CANKER (adapted from the spring 2011 OPHA newsletter) by Ken Keckler DVM
There are two "infections" commonly associated with a horse's frog. The most common is thrush, previously discussed here. Canker is much less common, and much more challenging to treat. It's interesting that both of these are also names for human mouth abnormalities: thrush is a yeast infection most often seen in babies' mouths, and canker sores are oral ulcers associated with consuming acidic citrus products.
Canker may look somewhat like thrush in its' early stages, but can start anywhere on the frog. While it was originally thought to be a problem only in draft horses, it can be seen in any breed. It can be found in any (or every) foot. The specific cause has not been determined, although some have speculated that a bacterium is responsible. It does not correlate with a wet environment, and is not contagious. It may start out as an off white to grayish area that becomes obviously different from the rest of the frog. If left unchecked, canker will continue to proliferate (grow), sometimes getting a cauliflower like appearance. It can grow out into the sole and even push its way through the hoof wall, destroying the normal architecture. Deformed/damaged hoof will not provide normal support, and will lead to discomfort. Lameness can result, as the abnormal tissue can be sensitive, and it will bleed very easily if aggravated. An odor may or may not be present. Diagnosis may be aided by a biopsy, but most often canker can be identified by its typical appearance.
When asking veterinarians and farriers about treatment, you will find dozens of answers, with none being 100% successful. Dr. Stephen O'Grady from Northern Virginia Equine is looked upon as the "expert" on canker, as he has an approach that tends to work. Therapy in the early stages has a higher chance of cure, as large, proliferative masses are difficult to control, and damage to sole and hoof wall can cause structural imbalance in the foot, causing further problems.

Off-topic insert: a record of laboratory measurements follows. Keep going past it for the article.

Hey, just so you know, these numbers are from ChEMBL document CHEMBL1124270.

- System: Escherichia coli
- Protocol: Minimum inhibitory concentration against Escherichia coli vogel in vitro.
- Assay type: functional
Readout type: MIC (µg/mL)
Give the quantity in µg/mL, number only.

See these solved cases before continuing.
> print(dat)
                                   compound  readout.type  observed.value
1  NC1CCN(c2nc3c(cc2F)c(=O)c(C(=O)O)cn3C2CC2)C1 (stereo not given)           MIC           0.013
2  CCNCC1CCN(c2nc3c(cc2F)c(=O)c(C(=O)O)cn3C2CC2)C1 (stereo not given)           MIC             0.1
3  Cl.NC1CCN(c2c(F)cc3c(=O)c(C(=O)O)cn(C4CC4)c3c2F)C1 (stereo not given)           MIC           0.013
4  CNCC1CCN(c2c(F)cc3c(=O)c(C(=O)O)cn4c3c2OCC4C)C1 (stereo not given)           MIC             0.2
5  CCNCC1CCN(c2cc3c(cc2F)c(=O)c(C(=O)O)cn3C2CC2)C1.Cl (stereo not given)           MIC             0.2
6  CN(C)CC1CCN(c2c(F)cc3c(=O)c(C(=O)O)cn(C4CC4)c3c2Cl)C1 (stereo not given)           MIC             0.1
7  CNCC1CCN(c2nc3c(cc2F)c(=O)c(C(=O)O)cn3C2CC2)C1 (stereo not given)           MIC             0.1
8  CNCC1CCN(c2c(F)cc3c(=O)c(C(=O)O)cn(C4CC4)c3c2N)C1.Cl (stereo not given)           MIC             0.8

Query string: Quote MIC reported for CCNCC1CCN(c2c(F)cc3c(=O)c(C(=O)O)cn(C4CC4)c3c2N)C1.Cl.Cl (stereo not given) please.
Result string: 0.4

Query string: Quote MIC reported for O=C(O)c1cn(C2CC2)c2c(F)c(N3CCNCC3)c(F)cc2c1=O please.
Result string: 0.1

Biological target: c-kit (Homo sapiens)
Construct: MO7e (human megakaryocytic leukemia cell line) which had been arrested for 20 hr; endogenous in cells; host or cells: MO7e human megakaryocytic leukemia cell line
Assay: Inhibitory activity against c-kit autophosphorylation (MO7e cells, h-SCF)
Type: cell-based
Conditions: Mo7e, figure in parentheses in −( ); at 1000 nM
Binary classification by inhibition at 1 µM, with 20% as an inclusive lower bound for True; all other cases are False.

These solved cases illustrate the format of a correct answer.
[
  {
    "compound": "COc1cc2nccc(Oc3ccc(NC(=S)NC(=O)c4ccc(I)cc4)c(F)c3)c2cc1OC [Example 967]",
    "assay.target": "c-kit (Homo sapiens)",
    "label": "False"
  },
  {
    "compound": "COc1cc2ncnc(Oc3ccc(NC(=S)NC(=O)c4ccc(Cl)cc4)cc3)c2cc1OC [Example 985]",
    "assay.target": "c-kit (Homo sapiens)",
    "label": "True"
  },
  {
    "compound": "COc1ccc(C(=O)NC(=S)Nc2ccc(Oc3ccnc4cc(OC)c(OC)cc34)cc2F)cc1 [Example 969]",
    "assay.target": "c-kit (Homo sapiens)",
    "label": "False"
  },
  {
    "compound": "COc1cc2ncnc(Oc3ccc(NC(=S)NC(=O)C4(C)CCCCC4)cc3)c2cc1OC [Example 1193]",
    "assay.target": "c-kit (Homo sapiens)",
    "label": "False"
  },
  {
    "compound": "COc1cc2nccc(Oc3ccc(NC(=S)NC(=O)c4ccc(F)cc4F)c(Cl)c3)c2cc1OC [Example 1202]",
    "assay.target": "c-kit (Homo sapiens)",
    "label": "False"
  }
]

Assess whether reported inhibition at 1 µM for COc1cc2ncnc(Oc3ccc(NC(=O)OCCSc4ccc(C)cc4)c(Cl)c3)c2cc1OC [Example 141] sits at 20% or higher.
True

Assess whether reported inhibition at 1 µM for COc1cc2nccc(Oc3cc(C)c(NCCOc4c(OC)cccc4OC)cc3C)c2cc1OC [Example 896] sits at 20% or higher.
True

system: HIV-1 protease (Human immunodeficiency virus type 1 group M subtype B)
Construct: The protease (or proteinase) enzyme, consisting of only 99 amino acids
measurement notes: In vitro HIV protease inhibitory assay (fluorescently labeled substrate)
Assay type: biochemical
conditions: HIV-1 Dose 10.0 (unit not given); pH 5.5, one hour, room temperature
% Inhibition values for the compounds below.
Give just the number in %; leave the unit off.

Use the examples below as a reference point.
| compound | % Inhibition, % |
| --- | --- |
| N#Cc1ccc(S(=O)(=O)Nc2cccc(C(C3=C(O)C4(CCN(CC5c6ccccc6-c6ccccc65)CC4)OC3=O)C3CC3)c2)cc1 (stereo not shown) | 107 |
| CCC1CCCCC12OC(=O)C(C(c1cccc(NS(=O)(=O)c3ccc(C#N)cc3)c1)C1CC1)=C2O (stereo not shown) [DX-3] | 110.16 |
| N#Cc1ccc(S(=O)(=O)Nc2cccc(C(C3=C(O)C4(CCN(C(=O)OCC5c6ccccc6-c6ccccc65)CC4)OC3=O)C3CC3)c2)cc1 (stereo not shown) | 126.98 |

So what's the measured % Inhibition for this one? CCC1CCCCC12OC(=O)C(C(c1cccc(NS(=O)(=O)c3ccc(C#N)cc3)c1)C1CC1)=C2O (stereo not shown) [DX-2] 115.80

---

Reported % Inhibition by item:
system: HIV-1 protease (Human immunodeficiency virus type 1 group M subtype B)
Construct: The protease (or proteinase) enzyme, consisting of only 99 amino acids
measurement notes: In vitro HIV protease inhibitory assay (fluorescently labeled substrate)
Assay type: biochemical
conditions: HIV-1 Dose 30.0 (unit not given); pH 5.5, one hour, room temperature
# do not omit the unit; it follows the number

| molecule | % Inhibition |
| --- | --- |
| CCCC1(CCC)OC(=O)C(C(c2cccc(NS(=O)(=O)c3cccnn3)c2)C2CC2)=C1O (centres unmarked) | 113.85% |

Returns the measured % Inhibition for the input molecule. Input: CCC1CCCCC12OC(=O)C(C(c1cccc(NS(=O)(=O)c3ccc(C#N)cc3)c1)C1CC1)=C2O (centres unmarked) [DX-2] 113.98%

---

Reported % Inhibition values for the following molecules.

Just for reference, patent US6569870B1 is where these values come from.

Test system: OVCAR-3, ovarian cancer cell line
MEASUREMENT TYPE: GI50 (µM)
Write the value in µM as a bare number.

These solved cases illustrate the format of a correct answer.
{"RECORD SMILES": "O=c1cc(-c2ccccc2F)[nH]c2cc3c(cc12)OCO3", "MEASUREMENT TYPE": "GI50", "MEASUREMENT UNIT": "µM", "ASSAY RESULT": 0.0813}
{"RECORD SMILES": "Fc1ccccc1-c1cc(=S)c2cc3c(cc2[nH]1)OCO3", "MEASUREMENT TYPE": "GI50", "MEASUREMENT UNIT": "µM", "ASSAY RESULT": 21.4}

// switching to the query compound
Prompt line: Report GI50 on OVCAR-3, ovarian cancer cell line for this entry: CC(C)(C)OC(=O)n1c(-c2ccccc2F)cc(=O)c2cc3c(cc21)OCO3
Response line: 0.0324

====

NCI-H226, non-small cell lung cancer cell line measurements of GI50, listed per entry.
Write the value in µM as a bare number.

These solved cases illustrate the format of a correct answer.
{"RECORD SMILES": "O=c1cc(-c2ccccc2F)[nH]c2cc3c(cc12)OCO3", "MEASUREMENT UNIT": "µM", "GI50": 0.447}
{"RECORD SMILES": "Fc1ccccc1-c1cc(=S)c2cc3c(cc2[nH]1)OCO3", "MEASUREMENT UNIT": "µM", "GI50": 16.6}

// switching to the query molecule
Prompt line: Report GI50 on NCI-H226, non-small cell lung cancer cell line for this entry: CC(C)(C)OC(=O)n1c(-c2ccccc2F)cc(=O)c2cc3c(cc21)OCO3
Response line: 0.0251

To treat, the foot is properly trimmed, nerve blocked (numbed), and a tourniquet applied. (This procedure will bleed profusely, making it impossible to see the structures without controlling blood flow.) The canker and surrounding frog is surgically removed (using a hoof knife at first, and a scalpel blade as you progress) until you come to healthy, normal looking tissue. I must admit, in the feet I have treated, this demarcation is not as obvious as I would like. Canker in the central sulcus that extends deeply up into the heel bulbs can be challenging to get to, and much of the support provided by the frog may be removed during the surgery. This horse will be on long-term stall rest while he recuperates.
When all the canker has been removed, cryotherapy is applied to the remaining tissue. (Freezing, using liquid Nitrogen or inverted cans of "Dust Off"). Hopefully, this freeze will kill any remaining canker cells. A topical solution is employed daily for an extended time period. I have used a combination of DMSO, metronidazole, and Oxytetracycline. (This combination smells nasty, thereby making it more effective!) Dr. O'Grady uses a benzoyl peroxide/metronidazole mixture.
Sometimes hospital plates are used to protect the feet, but, depending on the case, leather or plastic boots can be effective. The frog will grow back slowly, beginning to "cornify" (become more recognizable as horny frog) in about a month. There is always the chance that it could reoccur and need further attention. Be ready to invest some time, effort and money if you are going to treat canker.
An example of a hospital plate
Last fall I was presented with a horse that had canker in all four feet, which was sensitive enough to make him lame. We treated the front feet as described above, and two weeks later, treated the hind feet. We lost the fall show season, as expected. Watching the frogs grow back, we monitored areas of suspicious tissue, aware that we may need to re-treat. Over the course of 7-8 weeks, normal frog appeared, sensitivity went back to normal, and we put him back into work. Recently he has competed successfully in the local hunter rings and seems to be fully recovered. Early recognition and treatment is very important.
Remember that your horse needs a dry stall to stand in, and exercise to promote healthy feet. Clean his feet everyday and watch for discoloration of the frog and sole, and for the black, foul smelling debris of thrush. Any strange appearance to your horse's feet should be evaluated by your farrier, and possibly your veterinarian.